Among patients with Parkinson’s disease, the use of noninvasive brain stimulation and physical therapy—alone or in combination—may help improve their walking speed and step length, according to a recent study.

The study, performed by researchers at King Chulalongkorn Memorial Hospital in Bangkok, Thailand, included 60 Parkinson’s patients, average age 65, with slow walking speed. All of the participants were randomly assigned to three groups.

The first group received six 30-minute sessions of transcranial direct current stimulation (tDCS) over a 2-week period. This procedure delivers a mild electrical current through the brain, with the goal of stimulating neural networks involved in motor coordination. The second group received physical therapy, focusing on joint range of motion and flexibility, leg muscle strengthening, and balance and gait training. The third group received both tDCS and physical therapy, according to a media release from Wolters Kluwer Health.

Using a computerized motion capture system, the researchers performed gait analysis to assess walking speed and other characteristics before and after treatment.

The three groups had similar and significant improvement in some measures of gait. Walking speed increased by an average of about 19%, with only minor differences between groups. Step length increased by approximately 12%. Both improvements lasted for at least 8 weeks after the end of treatment.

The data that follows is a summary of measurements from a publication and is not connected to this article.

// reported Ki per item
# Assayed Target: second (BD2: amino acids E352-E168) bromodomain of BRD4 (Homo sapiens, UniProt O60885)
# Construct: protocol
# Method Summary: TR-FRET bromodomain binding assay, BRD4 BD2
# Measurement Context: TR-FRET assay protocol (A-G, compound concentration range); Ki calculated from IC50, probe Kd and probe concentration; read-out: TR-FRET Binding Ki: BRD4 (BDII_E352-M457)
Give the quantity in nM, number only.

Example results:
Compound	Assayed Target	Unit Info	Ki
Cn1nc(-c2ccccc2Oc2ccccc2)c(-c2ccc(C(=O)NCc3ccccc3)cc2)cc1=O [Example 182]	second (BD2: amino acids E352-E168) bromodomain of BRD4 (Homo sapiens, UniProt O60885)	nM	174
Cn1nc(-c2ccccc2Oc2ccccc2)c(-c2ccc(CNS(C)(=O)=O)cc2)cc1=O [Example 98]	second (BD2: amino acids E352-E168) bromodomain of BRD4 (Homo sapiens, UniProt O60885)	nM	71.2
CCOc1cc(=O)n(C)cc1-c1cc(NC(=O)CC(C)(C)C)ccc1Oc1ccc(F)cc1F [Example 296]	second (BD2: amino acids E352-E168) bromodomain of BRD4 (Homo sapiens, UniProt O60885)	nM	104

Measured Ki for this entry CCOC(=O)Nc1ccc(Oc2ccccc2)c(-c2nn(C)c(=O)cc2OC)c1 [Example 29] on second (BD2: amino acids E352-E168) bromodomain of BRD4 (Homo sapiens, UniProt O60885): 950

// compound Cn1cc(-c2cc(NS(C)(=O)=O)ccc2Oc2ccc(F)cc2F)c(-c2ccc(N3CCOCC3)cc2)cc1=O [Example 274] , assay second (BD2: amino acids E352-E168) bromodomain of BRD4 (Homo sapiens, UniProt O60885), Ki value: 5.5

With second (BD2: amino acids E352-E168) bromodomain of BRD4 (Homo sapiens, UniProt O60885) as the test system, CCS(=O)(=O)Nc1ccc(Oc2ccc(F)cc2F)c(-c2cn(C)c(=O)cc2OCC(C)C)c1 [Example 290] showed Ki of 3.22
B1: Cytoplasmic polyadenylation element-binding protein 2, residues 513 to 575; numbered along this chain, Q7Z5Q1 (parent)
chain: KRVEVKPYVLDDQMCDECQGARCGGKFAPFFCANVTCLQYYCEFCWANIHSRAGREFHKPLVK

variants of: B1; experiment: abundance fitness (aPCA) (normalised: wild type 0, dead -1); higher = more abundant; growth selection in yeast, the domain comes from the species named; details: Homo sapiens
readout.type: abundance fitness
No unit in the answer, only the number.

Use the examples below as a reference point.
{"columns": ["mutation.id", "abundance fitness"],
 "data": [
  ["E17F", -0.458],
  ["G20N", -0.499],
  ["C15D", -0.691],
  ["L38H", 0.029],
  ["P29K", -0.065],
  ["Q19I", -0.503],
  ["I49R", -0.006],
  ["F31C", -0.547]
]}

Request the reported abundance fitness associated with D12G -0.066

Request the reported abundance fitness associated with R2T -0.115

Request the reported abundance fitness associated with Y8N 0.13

Other gait measurements—step width and cadence—showed little or no change. All groups also had a small improvement in scores on a standard PD rating scale, although the clinical relevance of this change was unclear, the release explains.

“Our study demonstrated that both tDCS and physical therapy are effective in improving the walking ability in patients with PD,” conclude Krisna Piravej, MD, and coauthors, in the release. “A combination of the treatments did not demonstrate a significantly better outcome.”

Physical therapy could provide an alternative in “resource limited” settings without access to tDCS, they suggest. In the future, the ability to provide “patient-specific stimulation” tDCS at home could offer additional advantages.

The study was published recently in the American Journal of Physical Medicine & Rehabilitation, published by Wolters Kluwer.

[Source(s): Wolters Kluwer Health, Science Daily]